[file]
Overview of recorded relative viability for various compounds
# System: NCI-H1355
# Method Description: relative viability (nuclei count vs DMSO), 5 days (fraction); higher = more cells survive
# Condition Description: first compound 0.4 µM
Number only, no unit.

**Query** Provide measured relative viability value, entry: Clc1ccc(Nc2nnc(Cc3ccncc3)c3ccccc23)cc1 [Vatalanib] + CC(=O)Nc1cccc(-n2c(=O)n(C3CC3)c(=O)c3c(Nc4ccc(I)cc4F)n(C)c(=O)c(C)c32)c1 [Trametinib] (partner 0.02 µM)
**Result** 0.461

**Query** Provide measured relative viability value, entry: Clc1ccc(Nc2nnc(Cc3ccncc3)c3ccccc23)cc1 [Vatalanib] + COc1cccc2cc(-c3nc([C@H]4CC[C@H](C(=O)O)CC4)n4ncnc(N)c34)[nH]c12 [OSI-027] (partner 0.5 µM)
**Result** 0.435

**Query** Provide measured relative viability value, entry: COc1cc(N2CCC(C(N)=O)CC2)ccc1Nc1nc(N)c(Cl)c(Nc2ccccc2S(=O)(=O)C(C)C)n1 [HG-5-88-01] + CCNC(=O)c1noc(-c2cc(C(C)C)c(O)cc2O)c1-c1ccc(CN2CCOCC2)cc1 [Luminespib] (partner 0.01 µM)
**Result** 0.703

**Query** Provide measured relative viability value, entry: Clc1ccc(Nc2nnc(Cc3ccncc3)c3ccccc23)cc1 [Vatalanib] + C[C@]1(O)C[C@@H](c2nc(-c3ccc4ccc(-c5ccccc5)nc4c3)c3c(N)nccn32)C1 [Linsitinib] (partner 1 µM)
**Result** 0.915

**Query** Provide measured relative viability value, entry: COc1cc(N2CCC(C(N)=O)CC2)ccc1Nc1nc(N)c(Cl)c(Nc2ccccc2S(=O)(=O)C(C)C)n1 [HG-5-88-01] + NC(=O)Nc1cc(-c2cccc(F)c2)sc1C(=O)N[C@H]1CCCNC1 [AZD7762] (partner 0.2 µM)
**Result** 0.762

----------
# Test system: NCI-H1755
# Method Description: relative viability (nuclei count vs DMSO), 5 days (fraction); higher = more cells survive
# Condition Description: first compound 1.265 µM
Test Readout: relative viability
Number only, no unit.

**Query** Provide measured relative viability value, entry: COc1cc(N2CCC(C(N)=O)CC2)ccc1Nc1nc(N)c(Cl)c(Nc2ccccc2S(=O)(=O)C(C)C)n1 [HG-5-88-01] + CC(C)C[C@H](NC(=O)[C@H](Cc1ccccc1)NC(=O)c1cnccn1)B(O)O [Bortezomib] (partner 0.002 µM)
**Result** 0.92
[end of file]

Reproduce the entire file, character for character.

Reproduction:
Overview of recorded relative viability for various compounds
# System: NCI-H1355
# Method Description: relative viability (nuclei count vs DMSO), 5 days (fraction); higher = more cells survive
# Condition Description: first compound 0.4 µM
Number only, no unit.

**Query** Provide measured relative viability value, entry: Clc1ccc(Nc2nnc(Cc3ccncc3)c3ccccc23)cc1 [Vatalanib] + CC(=O)Nc1cccc(-n2c(=O)n(C3CC3)c(=O)c3c(Nc4ccc(I)cc4F)n(C)c(=O)c(C)c32)c1 [Trametinib] (partner 0.02 µM)
**Result** 0.461

**Query** Provide measured relative viability value, entry: Clc1ccc(Nc2nnc(Cc3ccncc3)c3ccccc23)cc1 [Vatalanib] + COc1cccc2cc(-c3nc([C@H]4CC[C@H](C(=O)O)CC4)n4ncnc(N)c34)[nH]c12 [OSI-027] (partner 0.5 µM)
**Result** 0.435

**Query** Provide measured relative viability value, entry: COc1cc(N2CCC(C(N)=O)CC2)ccc1Nc1nc(N)c(Cl)c(Nc2ccccc2S(=O)(=O)C(C)C)n1 [HG-5-88-01] + CCNC(=O)c1noc(-c2cc(C(C)C)c(O)cc2O)c1-c1ccc(CN2CCOCC2)cc1 [Luminespib] (partner 0.01 µM)
**Result** 0.703

**Query** Provide measured relative viability value, entry: Clc1ccc(Nc2nnc(Cc3ccncc3)c3ccccc23)cc1 [Vatalanib] + C[C@]1(O)C[C@@H](c2nc(-c3ccc4ccc(-c5ccccc5)nc4c3)c3c(N)nccn32)C1 [Linsitinib] (partner 1 µM)
**Result** 0.915

**Query** Provide measured relative viability value, entry: COc1cc(N2CCC(C(N)=O)CC2)ccc1Nc1nc(N)c(Cl)c(Nc2ccccc2S(=O)(=O)C(C)C)n1 [HG-5-88-01] + NC(=O)Nc1cc(-c2cccc(F)c2)sc1C(=O)N[C@H]1CCCNC1 [AZD7762] (partner 0.2 µM)
**Result** 0.762

----------
# Test system: NCI-H1755
# Method Description: relative viability (nuclei count vs DMSO), 5 days (fraction); higher = more cells survive
# Condition Description: first compound 1.265 µM
Test Readout: relative viability
Number only, no unit.

**Query** Provide measured relative viability value, entry: COc1cc(N2CCC(C(N)=O)CC2)ccc1Nc1nc(N)c(Cl)c(Nc2ccccc2S(=O)(=O)C(C)C)n1 [HG-5-88-01] + CC(C)C[C@H](NC(=O)[C@H](Cc1ccccc1)NC(=O)c1cnccn1)B(O)O [Bortezomib] (partner 0.002 µM)
**Result** 0.92